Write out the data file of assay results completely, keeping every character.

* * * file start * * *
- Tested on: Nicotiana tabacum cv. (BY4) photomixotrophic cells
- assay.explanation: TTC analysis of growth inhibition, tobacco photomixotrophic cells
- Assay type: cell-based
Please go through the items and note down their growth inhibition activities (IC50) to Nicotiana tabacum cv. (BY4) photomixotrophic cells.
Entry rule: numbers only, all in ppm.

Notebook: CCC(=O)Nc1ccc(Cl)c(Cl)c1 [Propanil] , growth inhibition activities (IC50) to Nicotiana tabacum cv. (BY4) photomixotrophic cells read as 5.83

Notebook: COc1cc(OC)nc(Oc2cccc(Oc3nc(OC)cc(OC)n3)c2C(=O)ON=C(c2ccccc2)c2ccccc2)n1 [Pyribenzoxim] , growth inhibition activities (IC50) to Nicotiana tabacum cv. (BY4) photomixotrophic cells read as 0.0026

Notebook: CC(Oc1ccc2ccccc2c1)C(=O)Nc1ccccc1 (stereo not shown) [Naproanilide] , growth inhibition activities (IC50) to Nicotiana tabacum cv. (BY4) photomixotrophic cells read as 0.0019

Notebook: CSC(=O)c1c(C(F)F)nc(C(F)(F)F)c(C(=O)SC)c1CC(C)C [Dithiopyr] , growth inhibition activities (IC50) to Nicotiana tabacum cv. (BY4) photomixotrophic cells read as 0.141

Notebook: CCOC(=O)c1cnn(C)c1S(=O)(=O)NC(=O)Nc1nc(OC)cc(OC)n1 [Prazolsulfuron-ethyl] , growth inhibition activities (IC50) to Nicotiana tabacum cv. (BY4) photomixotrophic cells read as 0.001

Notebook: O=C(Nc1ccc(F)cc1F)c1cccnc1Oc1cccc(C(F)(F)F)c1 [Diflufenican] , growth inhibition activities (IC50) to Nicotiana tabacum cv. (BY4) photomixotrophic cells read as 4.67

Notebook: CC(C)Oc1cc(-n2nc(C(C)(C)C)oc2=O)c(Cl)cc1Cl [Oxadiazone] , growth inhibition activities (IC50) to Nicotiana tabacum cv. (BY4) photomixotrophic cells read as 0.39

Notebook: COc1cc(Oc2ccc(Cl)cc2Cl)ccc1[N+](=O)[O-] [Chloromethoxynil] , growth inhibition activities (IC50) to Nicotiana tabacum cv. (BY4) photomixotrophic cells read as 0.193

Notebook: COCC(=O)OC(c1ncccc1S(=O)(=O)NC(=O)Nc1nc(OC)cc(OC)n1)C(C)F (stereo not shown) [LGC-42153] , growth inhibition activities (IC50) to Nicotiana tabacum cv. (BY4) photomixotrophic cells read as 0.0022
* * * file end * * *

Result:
- Tested on: Nicotiana tabacum cv. (BY4) photomixotrophic cells
- assay.explanation: TTC analysis of growth inhibition, tobacco photomixotrophic cells
- Assay type: cell-based
Please go through the items and note down their growth inhibition activities (IC50) to Nicotiana tabacum cv. (BY4) photomixotrophic cells.
Entry rule: numbers only, all in ppm.

Notebook: CCC(=O)Nc1ccc(Cl)c(Cl)c1 [Propanil] , growth inhibition activities (IC50) to Nicotiana tabacum cv. (BY4) photomixotrophic cells read as 5.83

Notebook: COc1cc(OC)nc(Oc2cccc(Oc3nc(OC)cc(OC)n3)c2C(=O)ON=C(c2ccccc2)c2ccccc2)n1 [Pyribenzoxim] , growth inhibition activities (IC50) to Nicotiana tabacum cv. (BY4) photomixotrophic cells read as 0.0026

Notebook: CC(Oc1ccc2ccccc2c1)C(=O)Nc1ccccc1 (stereo not shown) [Naproanilide] , growth inhibition activities (IC50) to Nicotiana tabacum cv. (BY4) photomixotrophic cells read as 0.0019

Notebook: CSC(=O)c1c(C(F)F)nc(C(F)(F)F)c(C(=O)SC)c1CC(C)C [Dithiopyr] , growth inhibition activities (IC50) to Nicotiana tabacum cv. (BY4) photomixotrophic cells read as 0.141

Notebook: CCOC(=O)c1cnn(C)c1S(=O)(=O)NC(=O)Nc1nc(OC)cc(OC)n1 [Prazolsulfuron-ethyl] , growth inhibition activities (IC50) to Nicotiana tabacum cv. (BY4) photomixotrophic cells read as 0.001

Notebook: O=C(Nc1ccc(F)cc1F)c1cccnc1Oc1cccc(C(F)(F)F)c1 [Diflufenican] , growth inhibition activities (IC50) to Nicotiana tabacum cv. (BY4) photomixotrophic cells read as 4.67

Notebook: CC(C)Oc1cc(-n2nc(C(C)(C)C)oc2=O)c(Cl)cc1Cl [Oxadiazone] , growth inhibition activities (IC50) to Nicotiana tabacum cv. (BY4) photomixotrophic cells read as 0.39

Notebook: COc1cc(Oc2ccc(Cl)cc2Cl)ccc1[N+](=O)[O-] [Chloromethoxynil] , growth inhibition activities (IC50) to Nicotiana tabacum cv. (BY4) photomixotrophic cells read as 0.193

Notebook: COCC(=O)OC(c1ncccc1S(=O)(=O)NC(=O)Nc1nc(OC)cc(OC)n1)C(C)F (stereo not shown) [LGC-42153] , growth inhibition activities (IC50) to Nicotiana tabacum cv. (BY4) photomixotrophic cells read as 0.0022